Current Position: Executive Chef, Deal Country Club, Deal, N.J. (2007-Present)
- Owner, Personal Chef Company; Chef Instructor and Freelance Special Events Chef, Restaurant Associates (1997-2006)
- Executive Chef, Restaurant
Associates Corporation, New York; included duties at Sea Grill at Rockefeller Center, The Trustees Dining Room at The Metropolitan Museum of Art, and The John F. Kennedy Center for the Performing Arts, Washington, D.C. (1985-1997)
- Executive Chef, Arthur’s Landing, Weehawken, N.J. (1988-1992)
Education and Apprenticeships:
- St. Peter’s College, Jersey City, N.J.
- The Villa D’Este, Lake Como, Italy
- The Hotel Schwiezerhof, Bern, Switzerland
- The Four Seasons Restaurant, New York
- The Greenbrier Resort, White Sulphur Springs, W. Va.
In the 1890s, a wealthy shipping magnate and railroad financier by the name of George Washington Young discovered the Jersey Shore and built an estate near the coastline in Monmouth County, just south of New York City. In 1900, Young added a 6,500-yard golf course to his property, which was thought to be one of the longest in America at the time. So it was that Deal Golf Club, located on Golf Lane in the town of Deal, N.J., was established.
The club had many prominent members in its early days, including Robert Todd Lincoln (son of Abraham Lincoln), Will Durant (founder of General Motors) and two U.S. Presidents,
William McKinley and Benjamin Harrison. As many other activities for members were introduced, the club changed its name to Deal Country Club in the 1940s.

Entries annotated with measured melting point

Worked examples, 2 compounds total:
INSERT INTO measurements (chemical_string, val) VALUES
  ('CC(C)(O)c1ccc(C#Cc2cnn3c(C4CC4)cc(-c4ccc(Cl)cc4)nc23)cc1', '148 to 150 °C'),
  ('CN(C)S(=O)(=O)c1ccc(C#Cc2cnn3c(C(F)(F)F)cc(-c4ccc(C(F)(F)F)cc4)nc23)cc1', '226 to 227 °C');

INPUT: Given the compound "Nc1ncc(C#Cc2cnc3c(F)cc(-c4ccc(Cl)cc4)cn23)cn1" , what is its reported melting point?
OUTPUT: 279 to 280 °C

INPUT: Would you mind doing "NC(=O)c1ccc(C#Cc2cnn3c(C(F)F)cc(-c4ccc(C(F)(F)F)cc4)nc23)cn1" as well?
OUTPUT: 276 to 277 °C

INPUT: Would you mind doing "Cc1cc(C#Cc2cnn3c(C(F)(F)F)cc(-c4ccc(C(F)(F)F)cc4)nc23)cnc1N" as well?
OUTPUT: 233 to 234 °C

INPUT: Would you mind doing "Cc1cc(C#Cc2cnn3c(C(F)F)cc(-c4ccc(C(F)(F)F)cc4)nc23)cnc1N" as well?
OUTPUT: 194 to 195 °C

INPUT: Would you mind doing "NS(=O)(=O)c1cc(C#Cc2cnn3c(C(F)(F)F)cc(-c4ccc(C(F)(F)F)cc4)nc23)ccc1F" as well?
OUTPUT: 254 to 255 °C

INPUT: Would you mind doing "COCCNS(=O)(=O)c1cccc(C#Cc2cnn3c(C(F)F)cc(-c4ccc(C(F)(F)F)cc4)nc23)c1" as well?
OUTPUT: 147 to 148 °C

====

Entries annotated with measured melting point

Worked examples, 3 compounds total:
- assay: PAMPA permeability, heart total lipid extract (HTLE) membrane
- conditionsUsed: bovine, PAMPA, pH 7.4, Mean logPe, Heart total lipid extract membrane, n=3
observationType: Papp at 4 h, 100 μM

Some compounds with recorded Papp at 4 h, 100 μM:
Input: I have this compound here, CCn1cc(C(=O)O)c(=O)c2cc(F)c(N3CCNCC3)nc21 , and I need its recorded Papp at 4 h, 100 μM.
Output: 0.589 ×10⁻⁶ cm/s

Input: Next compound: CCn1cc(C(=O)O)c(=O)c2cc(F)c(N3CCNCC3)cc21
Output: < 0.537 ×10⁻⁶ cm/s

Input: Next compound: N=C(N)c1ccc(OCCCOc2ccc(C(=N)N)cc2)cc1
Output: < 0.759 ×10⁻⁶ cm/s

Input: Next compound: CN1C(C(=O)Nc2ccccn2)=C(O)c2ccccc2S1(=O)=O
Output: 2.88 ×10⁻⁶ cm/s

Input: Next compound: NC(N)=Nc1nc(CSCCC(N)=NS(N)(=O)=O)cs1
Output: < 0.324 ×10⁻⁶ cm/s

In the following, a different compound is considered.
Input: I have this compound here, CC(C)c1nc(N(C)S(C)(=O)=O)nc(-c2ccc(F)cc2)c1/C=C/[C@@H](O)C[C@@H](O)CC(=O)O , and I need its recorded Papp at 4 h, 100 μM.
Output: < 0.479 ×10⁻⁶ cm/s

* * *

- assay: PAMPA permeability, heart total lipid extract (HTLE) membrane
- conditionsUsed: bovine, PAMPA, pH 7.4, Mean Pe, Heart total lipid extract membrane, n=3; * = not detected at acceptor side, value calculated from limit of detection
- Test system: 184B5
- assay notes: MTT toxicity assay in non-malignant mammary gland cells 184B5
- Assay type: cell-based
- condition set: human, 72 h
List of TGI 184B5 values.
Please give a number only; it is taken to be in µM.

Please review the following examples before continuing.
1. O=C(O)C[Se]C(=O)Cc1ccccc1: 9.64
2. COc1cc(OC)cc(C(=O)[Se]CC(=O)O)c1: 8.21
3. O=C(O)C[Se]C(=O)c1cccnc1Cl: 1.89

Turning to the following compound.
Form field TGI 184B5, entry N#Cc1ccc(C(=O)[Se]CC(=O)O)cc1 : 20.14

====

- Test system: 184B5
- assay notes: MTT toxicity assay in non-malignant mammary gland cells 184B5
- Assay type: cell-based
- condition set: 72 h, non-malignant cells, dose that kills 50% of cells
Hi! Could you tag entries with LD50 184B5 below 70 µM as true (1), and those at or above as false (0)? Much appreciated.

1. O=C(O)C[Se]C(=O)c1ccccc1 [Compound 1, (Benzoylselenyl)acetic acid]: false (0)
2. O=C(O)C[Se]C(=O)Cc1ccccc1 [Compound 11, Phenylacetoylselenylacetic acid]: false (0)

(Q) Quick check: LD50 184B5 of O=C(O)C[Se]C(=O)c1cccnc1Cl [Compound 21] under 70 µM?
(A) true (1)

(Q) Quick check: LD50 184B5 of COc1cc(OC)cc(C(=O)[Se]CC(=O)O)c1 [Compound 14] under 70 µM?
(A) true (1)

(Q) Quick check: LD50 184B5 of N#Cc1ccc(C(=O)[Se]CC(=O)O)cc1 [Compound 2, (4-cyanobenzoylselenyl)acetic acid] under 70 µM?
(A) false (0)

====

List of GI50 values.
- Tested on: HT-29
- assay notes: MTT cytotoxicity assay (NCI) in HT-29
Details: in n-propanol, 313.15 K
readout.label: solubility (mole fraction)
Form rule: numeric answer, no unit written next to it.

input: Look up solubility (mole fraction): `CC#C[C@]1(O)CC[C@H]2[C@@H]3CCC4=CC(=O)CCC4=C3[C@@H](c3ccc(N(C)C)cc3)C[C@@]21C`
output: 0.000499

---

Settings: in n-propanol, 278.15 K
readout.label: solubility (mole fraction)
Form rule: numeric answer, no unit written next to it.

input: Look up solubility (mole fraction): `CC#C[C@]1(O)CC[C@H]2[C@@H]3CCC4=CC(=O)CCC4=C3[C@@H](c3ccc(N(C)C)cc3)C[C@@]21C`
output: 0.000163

|Deal CC has been a fixture in Monmouth County on New Jersey’s northern shore for nearly 115 years.|
One amenity that Deal is now popularly known for is great dining. In 2007, Deal CC brought Carolyn Flinn, a well-known chef in the New York metropolitan areas, to run the club’s kitchen, and the amount of dinners served at the property has since climbed steadily every year since her arrival.
Before things began to heat up for another season at the Jersey Shore, Chef Flinn was kind enough to share some of her thoughts on keys to success in today’s club dining environments.
Q Chef, you offer high-impact specials each night that really help even out the flow at your club during peak hours and your peak season. Tell us about the perceived-value items you offer that make your busiest nights at the club run smoother.
A Our menu is versatile in both choice selections and price point. The offerings include vegetarian and gluten-free menu items a la carte. The menu is divided evenly between the various stations, sauté, grill, entremetier and garde manger, to ensure a smooth a la carte service.
Q Along the same lines, you have experience in very busy public restaurants, where menu writing was essential to whether you sank or swam. One example was lunch at the Sea Grill at Rockefeller Center in Manhattan, where daily lunch and dinner covers could both exceed 200. What tips can you offer chefs and F&B managers to become more streamlined and efficient?
A In busy venues, the kitchen staff generally prepares mise en plus a full day in advance, and having the appropriate prep is imperative. In addition, the staff both front and back must be well-versed on menu descriptions, preparations and presentations. Daily, informative Q&A at pre-meal meetings can set the tone for a successful meal service.